These data consist of all raw and processed observations from the currently active HST instruments: the Advanced Camera for Surveys (ACS), the Wide Field Camera 3 (WFC3), the Cosmic Origins Spectrograph (COS), the Space Telescope Imaging Spectrograph (STIS) and the Fine Guidance Sensors (FGS).
However, the Hubble AWS Public Dataset is not a substitute for the data held at Mikulski Archive for Space Telescopes (MAST). Data are, and always will be, available free of charge from MAST. This extra copy of the data in the cloud is designed for astronomers wishing to compute against significant volumes of the Hubble data (e.g. training a Machine Learning algorithm).
The Great Observatories Origins Deep Survey (GOODS) fields have been one of the most iconic and scientifically productive extragalactic datasets for more than a decade. They are covered by extensive multi-wavelength data from the major space-based observatories spanning all the way from X-rays to the infrared. However, one wavelength has, so far, been missing in this panchromatic high-definition view of galaxies: the ultra-violet (UV).
The Hubble Deep UV (HDUV) Legacy Survey is a 132-orbit program designed to fill in this missing piece. Using the unique capability of Hubble and the WFC3/UVIS camera to observe at UV wavelengths, the HDUV builds on the few previous UV imaging surveys to provide deep UV images in two filters (F275W and F336W) over a total area of ~100 square arcminutes in the central parts of the two GOODS/CANDELS-Deep fields. By reaching depths of 27.5-28.0 mag, these are the deepest high-resolution UV data taken over such a large area to date.
The fully-reduced HDUV survey data including source catalogs are now available as High-Level Science Products on MAST. The primary observations of the HDUV survey include 10-orbit-deep F275W and 8-orbit-deep F336W filter images over a total of 13 WFC3/UVIS pointings, but the image release also includes all the F275W imaging data taken by the CANDELS survey in GOODS-N, as well as the UVUDF imaging.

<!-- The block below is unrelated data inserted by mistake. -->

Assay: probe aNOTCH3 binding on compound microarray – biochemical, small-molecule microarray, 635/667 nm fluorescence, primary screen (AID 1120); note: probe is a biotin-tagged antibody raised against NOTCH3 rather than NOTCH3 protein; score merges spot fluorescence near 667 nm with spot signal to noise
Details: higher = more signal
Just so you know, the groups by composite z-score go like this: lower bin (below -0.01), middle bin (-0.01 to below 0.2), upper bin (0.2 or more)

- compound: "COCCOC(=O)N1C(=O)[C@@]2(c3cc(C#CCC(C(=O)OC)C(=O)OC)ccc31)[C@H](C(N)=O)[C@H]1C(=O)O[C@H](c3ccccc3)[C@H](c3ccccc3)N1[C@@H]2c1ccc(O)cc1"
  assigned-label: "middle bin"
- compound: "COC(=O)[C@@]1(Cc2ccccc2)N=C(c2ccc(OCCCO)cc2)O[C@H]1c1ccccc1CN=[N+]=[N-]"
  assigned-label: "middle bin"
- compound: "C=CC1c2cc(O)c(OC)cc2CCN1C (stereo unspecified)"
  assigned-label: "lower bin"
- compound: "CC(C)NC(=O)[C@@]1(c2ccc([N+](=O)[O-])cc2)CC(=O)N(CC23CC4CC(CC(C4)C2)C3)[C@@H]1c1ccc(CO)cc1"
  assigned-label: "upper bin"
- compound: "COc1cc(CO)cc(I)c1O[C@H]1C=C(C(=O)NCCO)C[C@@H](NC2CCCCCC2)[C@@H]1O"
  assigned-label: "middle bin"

The addition of the HDUV imaging further enhances the tremendous legacy value of the two GOODS/CANDELS-Deep fields, which now include deep 11-band imaging data from HST as well as very deep ancillary data at all wavelengths from the X-rays to the radio, enabling unique multi-wavelength studies of galaxy evolution.
IGM-GAL (Keeney et al. 2018), a galaxy redshift survey around 47 sight lines to UV-bright AGN observed by the Cosmic Origins Spectrograph (COS) in order to establish the connection between galaxies and UV-detected absorption systems in the local Universe. The collection of UV-detected absorption systems was released previously as a MAST HLSP ("IGM"; Danforth et al. 2016). "IGM-GAL" releases the galaxy spectra obtained as a part of this survey for ~9,000 individual galaxies whose redshifts are measured. The galaxy spectra are organized by nearest COS sight line, and for most sight lines this survey is >90% complete to ~0.1 L* galaxies within ~1 Mpc of the sight line. Repeat observations imply that this survey has a redshift accuracy of 60 km/s for emission-line galaxies, 100 km/s for absorption-line galaxies, and 80 km/s for composite galaxies that show both emission and absorption.
HTTP (Hubble Tarantula Treasury Project) have released version 2.0 of their mosaics. In addition to the previous F110W and F160W, all other filters (F275W, F336W, F555W, F658N, F775W) are now available. See the project page to access the data and Interactive Displays.
LEGUS released new mosaics, new cluster catalogs, and numerous photometric catalogs for 53 nearby galaxies. The star cluster catalogs include 8,000 young clusters, while the star catalogs consist of 39 million stars larger than five solar masses. In addition to the catalogs themselves, diagnostic plots and an iPython notebook are available for the catalogs. In addition to the MAST page, see the accompanying STScI Press Release.
WFC3BULGE (Brown et al.) have updated their data products with new 'art.fits' artificial star tests, to be used along with the existing source catalogs. See the MAST project page to access the data for all four fields: Baade, OGLE29, STANEK, and SWEEPS.
This newsletter is a MAST publication produced by Jonathan Hargis, Peter Forshay, and Randy Thompson, on behalf of the entire MAST staff, who welcome your comments and suggestions.
The Mikulski Archive for Space Telescopes (MAST) is a NASA funded project to support and provide to the astronomical community a variety of astronomical data archives, with the primary focus on scientifically related data sets in the optical, ultraviolet, and near-infrared parts of the spectrum. MAST is located at the Space Telescope Science Institute (STScI).